How waterfowl hide their wings

Mallard Drawings With Labels
DISAPPEARING ACT: In normal swimming posture, a drake Mallard (above) hides its wings under scapulars and flanks. Only the tertials and primaries are visible. The illustration below depicts the same bird and how its wing would appear if it were visible. Art by David Sibley

Subscribe today to BirdWatching magazine for identification tips, birding hotspots, and much more brought right to you!

The avian wing is a marvel of engineering: lightweight but incredibly strong, stiff yet flexible, forming an airfoil that is instantly adjustable to any conditions, and when not in use folding into a thin panel and tucking neatly out of the way along the side of the bird’s body. Understanding how the wing works and where the different feather groups go as the wing spreads and folds is an important bit of fundamental bird-ID knowledge. In this column, I’ll explain how the wing fits into the body feathers at rest.

The wing is composed of specialized flight feathers and coverts, adapted to be stiff and flat to stand up to the rigors of flight and to create a good aerodynamic surface. They are not so good for insulation. This means that when the wing is folded along the side of the body, other feathers must keep the bird warm.

In my column in the August 2017 issue (“Avian air conditioning”), I described how songbirds use wing position to regulate their body temperature. In extreme cold, the flank feathers fluff out from below, along with the scapulars from above, so that these body feathers cover most of the wing and insulate the body.

Birds that spend a lot of time swimming face the added challenge of keeping water away from their body. Ducks and geese take wing stowage to the next level — the wing is almost entirely hidden all of the time. On a swimming duck, the flank feathers wrap up around the sides to cover most of the wing, and the scapulars spread down to meet the flank feathers. The only parts of the wing left exposed are the largest feathers visible toward the rear of the bird, generally a couple of large tertials (the innermost wing feathers) and the tips of the longest primaries. Everything else is hidden underneath the waterproof shell of flank and scapular feathers. In a way, the duck is riding in a “boat” of feathers: The long flank feathers extend above the waterline to form the gunwale. The scapulars act as part of a canopy, and the folded wing simply tucks down inside it all.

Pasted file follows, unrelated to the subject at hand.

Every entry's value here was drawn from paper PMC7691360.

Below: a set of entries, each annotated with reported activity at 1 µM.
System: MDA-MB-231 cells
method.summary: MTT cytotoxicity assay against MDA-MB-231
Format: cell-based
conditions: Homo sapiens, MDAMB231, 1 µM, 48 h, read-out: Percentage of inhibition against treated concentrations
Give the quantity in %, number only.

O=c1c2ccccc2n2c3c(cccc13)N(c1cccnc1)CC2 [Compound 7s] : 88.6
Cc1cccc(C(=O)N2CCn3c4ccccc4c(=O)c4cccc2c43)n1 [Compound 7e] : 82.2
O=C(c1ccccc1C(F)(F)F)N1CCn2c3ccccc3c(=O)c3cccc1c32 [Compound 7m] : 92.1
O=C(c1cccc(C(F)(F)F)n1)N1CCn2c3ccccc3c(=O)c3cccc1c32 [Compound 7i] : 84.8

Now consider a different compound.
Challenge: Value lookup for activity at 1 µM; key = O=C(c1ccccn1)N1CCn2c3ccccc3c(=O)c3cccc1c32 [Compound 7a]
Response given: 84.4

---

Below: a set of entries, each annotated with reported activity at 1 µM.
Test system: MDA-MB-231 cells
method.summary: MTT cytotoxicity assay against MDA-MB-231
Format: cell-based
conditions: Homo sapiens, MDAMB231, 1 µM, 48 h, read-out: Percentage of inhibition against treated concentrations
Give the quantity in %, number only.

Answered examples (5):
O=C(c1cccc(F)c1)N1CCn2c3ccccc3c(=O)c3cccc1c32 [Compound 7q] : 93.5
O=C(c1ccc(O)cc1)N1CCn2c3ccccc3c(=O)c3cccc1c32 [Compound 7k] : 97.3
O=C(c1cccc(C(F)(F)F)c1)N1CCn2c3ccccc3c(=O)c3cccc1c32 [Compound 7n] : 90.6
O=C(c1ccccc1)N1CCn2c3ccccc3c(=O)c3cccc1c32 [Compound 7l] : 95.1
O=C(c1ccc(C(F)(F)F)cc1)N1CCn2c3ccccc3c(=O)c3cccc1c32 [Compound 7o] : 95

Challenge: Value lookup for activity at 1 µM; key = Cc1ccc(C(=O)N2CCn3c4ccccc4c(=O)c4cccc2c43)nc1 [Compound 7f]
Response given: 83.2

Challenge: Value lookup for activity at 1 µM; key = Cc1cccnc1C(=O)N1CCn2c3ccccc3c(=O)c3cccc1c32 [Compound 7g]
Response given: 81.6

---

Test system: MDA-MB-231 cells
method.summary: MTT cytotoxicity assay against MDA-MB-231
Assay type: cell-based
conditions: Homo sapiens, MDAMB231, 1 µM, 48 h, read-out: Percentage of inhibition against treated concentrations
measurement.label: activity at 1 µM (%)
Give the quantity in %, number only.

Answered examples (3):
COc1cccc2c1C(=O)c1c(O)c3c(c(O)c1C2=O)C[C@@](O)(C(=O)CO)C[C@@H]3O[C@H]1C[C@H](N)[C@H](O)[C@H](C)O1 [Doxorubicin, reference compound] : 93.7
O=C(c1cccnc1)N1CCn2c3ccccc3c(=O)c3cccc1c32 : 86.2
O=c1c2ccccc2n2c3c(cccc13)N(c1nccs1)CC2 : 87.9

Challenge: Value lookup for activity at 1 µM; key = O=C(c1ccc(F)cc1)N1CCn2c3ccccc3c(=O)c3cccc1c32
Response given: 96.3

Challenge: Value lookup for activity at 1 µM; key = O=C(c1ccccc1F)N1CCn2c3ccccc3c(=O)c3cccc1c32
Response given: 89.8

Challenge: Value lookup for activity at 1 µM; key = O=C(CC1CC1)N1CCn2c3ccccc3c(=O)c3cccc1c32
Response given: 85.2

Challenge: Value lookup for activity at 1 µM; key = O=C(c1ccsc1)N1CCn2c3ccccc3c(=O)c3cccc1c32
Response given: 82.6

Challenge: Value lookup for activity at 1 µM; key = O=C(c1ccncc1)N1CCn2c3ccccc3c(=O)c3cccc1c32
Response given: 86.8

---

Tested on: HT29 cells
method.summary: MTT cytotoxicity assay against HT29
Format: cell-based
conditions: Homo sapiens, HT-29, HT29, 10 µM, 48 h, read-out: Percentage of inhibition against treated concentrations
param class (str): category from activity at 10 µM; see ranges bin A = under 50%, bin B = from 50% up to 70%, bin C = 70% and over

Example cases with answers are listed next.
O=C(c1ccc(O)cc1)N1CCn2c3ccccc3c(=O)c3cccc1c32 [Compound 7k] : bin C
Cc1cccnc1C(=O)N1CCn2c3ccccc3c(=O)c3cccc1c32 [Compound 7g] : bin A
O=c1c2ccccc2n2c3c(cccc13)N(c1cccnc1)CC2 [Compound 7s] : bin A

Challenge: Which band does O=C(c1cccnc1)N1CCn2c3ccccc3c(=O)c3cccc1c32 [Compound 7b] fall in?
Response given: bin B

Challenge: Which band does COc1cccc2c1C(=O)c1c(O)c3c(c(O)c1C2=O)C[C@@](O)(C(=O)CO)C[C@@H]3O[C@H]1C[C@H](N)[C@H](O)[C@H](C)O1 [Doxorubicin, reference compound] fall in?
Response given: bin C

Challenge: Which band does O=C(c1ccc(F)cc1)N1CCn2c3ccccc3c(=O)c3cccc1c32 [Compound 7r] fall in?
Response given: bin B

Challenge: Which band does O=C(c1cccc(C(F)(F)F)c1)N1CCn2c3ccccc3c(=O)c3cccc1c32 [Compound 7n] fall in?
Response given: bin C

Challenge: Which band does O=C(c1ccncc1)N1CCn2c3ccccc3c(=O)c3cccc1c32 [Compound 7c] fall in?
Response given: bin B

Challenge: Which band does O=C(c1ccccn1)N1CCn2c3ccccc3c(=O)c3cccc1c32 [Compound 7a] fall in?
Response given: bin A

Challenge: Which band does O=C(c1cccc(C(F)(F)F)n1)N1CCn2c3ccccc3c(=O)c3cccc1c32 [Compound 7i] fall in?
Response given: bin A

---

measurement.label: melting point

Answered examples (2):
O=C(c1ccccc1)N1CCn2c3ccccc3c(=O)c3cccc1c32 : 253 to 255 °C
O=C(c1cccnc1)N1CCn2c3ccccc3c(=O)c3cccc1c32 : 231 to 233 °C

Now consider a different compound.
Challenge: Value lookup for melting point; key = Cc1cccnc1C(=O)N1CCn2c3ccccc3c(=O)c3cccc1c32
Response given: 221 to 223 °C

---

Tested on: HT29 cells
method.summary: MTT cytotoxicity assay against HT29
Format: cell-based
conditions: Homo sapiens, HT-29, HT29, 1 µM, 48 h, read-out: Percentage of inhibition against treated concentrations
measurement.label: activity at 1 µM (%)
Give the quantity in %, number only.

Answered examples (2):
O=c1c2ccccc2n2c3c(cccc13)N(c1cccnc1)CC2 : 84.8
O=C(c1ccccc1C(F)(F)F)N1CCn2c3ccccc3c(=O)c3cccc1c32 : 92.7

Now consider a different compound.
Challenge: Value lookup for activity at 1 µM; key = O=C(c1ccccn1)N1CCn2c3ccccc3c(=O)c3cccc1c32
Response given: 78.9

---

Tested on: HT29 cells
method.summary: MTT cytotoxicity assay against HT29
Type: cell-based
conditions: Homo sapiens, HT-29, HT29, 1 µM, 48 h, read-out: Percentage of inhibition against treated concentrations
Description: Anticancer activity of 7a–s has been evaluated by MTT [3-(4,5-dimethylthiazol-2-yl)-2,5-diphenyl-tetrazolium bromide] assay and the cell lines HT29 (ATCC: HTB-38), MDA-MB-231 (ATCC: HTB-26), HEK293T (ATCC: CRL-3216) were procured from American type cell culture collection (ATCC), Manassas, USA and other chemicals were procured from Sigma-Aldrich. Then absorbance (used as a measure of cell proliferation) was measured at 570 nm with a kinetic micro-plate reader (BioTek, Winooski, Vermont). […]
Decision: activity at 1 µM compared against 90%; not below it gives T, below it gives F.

In birding, knowing what you can’t see is often helpful, and on a swimming duck, keep in mind that you will see very little of the wings.

 

This article from David Sibley’s “ID Toolkit” column appeared in the May/June 2018 issue of BirdWatching.

New to birdwatching?

Sign up for our free e-newsletter to receive news, photos of birds, attracting and ID tips, descriptions of birding hotspots, and more delivered to your inbox every other week. Sign up now

See the contents of our current issue 

How to subscribe to BirdWatching

 

David Sibley

David Sibley

David Sibley writes the column “ID Toolkit” in every issue of BirdWatching. He published the Sibley Guide to Birds in 2000, the Sibley Guide to Bird Life and Behavior in 2001, and Sibley’s Birding Basics in 2002. He is also the author of the Sibley Guide to Trees (2009), the Sibley Guide to Birds-Second Edition (2014), and guides to birds of eastern and western North America (2016). He is the recipient of the American Birding Association’s Roger Tory Peterson Award for lifetime achievement in promoting the cause of birding and a recognition award from the National Wildlife Refuge System for his support of bird conservation.

David Sibley on social media